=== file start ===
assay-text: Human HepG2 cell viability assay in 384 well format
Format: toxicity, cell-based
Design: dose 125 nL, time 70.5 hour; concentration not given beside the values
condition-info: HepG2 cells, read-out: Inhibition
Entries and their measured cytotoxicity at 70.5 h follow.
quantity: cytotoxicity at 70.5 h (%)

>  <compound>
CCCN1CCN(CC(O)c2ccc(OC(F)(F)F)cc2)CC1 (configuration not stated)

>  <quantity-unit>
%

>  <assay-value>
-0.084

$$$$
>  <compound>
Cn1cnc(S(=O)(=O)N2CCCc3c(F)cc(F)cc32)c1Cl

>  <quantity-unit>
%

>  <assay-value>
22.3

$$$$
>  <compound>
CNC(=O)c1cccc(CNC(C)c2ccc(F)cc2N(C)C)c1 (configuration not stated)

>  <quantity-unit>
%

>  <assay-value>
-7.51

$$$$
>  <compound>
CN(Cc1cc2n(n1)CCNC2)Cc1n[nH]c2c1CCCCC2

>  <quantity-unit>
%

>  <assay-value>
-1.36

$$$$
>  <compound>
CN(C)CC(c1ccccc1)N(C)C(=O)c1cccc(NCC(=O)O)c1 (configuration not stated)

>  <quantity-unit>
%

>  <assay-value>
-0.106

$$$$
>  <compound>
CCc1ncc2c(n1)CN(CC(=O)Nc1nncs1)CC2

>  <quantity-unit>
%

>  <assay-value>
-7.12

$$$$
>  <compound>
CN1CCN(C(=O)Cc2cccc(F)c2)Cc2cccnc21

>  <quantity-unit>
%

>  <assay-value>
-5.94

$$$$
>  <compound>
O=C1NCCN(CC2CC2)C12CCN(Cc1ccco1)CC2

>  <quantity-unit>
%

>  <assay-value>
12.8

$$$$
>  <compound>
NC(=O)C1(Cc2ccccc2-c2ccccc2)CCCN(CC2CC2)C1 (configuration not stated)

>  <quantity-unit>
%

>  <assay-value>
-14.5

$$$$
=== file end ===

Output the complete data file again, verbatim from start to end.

assay-text: Human HepG2 cell viability assay in 384 well format
Format: toxicity, cell-based
Design: dose 125 nL, time 70.5 hour; concentration not given beside the values
condition-info: HepG2 cells, read-out: Inhibition
Entries and their measured cytotoxicity at 70.5 h follow.
quantity: cytotoxicity at 70.5 h (%)

>  <compound>
CCCN1CCN(CC(O)c2ccc(OC(F)(F)F)cc2)CC1 (configuration not stated)

>  <quantity-unit>
%

>  <assay-value>
-0.084

$$$$
>  <compound>
Cn1cnc(S(=O)(=O)N2CCCc3c(F)cc(F)cc32)c1Cl

>  <quantity-unit>
%

>  <assay-value>
22.3

$$$$
>  <compound>
CNC(=O)c1cccc(CNC(C)c2ccc(F)cc2N(C)C)c1 (configuration not stated)

>  <quantity-unit>
%

>  <assay-value>
-7.51

$$$$
>  <compound>
CN(Cc1cc2n(n1)CCNC2)Cc1n[nH]c2c1CCCCC2

>  <quantity-unit>
%

>  <assay-value>
-1.36

$$$$
>  <compound>
CN(C)CC(c1ccccc1)N(C)C(=O)c1cccc(NCC(=O)O)c1 (configuration not stated)

>  <quantity-unit>
%

>  <assay-value>
-0.106

$$$$
>  <compound>
CCc1ncc2c(n1)CN(CC(=O)Nc1nncs1)CC2

>  <quantity-unit>
%

>  <assay-value>
-7.12

$$$$
>  <compound>
CN1CCN(C(=O)Cc2cccc(F)c2)Cc2cccnc21

>  <quantity-unit>
%

>  <assay-value>
-5.94

$$$$
>  <compound>
O=C1NCCN(CC2CC2)C12CCN(Cc1ccco1)CC2

>  <quantity-unit>
%

>  <assay-value>
12.8

$$$$
>  <compound>
NC(=O)C1(Cc2ccccc2-c2ccccc2)CCCN(CC2CC2)C1 (configuration not stated)

>  <quantity-unit>
%

>  <assay-value>
-14.5

$$$$